Having brain surgery to relieve a headache

Half of the mornings, when I get up, or am gotten up by the little one, the first room I visit is the lounge room – which has the lovely view featured in this picture.  The front room is pretty small but feels bigger because of the large windows.  Yet some days this room feels tiny.  At least half of the mornings recently, the room feels small and closes in around me.  I never really know which way I’ll see it until I do.

When I wake (or am woken) the first thing I do is a roll call of my body; how’s my back ache?  Are the pins and needles still there?  How exhausted do I feel?  And then the preparation for the day begins with some maths… I couldn’t get to sleep well last night and I have to work today but not tomorrow so that means I might not be able to spend time with my daughter this morning… if I want to get through it all, I better take her to care and rest up in the middle of the day so I can make it through my late shift tonight.  It’s ok, I tell myself, plagued with mummy-guilt on top of it all, I can spend time with her tomorrow – as long as I rest tonight.

It’s all a weighty recipe for some sort of ‘getting through it’ – trying to accommodate all the things I can in my life.  I read the blog of the lady dying of cancer I mentioned previously, who expressed remorse at having sent her daughters to care when she was well, just so she could have a break.  She wanted those days back.  I’ve been like this all year and I’m starting to feel pretty annoyed about it all.

My visit to the doctor the other day had another revelation of sorts.  Before she spoke of the anti-depressants used to combat neurological symptoms, we reviewed my blood test results.  I had seen some studies online linking people who have had glandular fever (mononucleosis, Epstein-Barr virus) and had a subsequent viral infection that has overloaded the immune system and resulted in months of fatigue.  These studies suggested anti-virals could remove the burden of the viral load and with it, the fatigue and aches and pains.  I apologised to my doctor before bringing this up, saying ‘I’ve been Googling’ but it really stuck with me – another tablet that could help.  I think I’ve mentioned previously that the blood tests revealed a positive result for EBV which I had remembered as a previous infection and when I visited the rheumatologist he took the only copies of my tests that I had, but when we looked over them together on Monday, my doctor surprisingly said ‘Oh it shows recent positive for EBV’ like she was surprised as well.  The note from the lab had mentioned the levels were low enough to consider a past infection.  But this has stuck in my mind since the appointment and I am going to request my blood tests be emailed to me so I can look over them again.  The doctor dismissed me in a polite way, saying it would be difficult to work out which anti-viral to treat me with since they are quite specific to each virus… but as a friend asked yesterday ‘ would it hurt to try?’.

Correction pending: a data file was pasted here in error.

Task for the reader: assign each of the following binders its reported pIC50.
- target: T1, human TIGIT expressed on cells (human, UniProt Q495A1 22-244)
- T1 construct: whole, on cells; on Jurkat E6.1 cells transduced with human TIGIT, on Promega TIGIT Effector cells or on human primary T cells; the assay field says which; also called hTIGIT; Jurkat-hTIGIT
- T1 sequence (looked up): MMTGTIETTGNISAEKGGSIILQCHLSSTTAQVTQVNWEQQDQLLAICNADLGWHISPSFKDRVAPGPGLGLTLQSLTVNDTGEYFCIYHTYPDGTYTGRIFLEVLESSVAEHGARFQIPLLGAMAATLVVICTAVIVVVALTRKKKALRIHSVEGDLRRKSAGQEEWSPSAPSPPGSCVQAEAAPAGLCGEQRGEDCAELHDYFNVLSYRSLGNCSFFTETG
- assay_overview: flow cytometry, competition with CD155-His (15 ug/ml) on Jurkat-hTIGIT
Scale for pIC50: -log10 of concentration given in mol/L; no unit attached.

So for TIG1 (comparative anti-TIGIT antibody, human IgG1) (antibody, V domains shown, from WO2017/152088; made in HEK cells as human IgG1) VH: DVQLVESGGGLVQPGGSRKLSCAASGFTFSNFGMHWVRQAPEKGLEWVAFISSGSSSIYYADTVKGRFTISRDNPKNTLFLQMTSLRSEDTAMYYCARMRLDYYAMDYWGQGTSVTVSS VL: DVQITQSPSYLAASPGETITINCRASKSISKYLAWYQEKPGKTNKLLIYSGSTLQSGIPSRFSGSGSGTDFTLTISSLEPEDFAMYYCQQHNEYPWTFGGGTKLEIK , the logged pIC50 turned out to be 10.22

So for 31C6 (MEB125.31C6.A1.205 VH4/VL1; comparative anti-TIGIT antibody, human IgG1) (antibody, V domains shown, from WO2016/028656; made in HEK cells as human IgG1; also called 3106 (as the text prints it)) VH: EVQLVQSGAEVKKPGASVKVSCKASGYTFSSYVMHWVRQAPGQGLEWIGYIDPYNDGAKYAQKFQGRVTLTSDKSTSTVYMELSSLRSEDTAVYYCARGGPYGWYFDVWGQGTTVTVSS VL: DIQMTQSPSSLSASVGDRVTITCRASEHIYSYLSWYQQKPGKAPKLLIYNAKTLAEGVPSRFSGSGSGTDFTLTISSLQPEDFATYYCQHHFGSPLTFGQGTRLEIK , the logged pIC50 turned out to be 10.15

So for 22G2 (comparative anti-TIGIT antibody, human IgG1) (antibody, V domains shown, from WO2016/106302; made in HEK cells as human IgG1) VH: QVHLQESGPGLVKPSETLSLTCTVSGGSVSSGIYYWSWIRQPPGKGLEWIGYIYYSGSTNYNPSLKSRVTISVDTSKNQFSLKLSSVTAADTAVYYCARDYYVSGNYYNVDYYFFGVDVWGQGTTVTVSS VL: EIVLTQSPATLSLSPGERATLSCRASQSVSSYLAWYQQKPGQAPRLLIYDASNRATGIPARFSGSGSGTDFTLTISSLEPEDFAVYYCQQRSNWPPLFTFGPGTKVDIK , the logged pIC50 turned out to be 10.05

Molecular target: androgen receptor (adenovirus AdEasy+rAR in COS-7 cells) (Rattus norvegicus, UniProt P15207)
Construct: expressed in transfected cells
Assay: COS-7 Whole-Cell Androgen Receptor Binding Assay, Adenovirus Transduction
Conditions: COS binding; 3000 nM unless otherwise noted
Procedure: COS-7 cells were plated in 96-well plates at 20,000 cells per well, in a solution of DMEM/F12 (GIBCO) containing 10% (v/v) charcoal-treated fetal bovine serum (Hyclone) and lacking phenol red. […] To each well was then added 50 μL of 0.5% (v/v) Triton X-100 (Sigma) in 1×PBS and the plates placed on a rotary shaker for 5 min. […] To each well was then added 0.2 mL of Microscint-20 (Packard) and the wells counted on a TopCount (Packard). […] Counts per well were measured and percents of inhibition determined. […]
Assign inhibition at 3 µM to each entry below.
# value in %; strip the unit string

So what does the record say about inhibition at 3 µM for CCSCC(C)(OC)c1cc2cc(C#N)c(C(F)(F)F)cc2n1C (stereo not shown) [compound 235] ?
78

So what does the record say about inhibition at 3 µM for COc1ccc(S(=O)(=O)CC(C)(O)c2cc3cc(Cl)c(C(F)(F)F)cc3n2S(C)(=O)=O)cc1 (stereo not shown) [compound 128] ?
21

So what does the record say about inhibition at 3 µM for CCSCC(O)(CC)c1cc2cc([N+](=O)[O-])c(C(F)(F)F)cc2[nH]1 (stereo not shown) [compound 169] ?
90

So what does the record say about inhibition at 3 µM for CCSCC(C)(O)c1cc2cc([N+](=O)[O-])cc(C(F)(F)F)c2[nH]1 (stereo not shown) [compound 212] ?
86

I’ve been thinking all week about the Cymbalta suggestion… and even though the research suggests it may relieve the neuropathic pain symptoms I have, the thought of starting taking them feels like having brain surgery to relieve a headache.

I have a follow up appointment with the rheumatologist next Wednesday and while I’m really not sure it’s his area, he seemed to really enjoy talking about the affects of arthritis symptoms, and he saw the possible Parvovirus link so I wonder what he might make of the ant-viral suggestion too. It’s worth a try.

Make that, it’s DEFINITELY worth a try.  I’m starting to feel like I’d give anything just to wake up and not think about anything.  To walk into my lounge room and not notice it.

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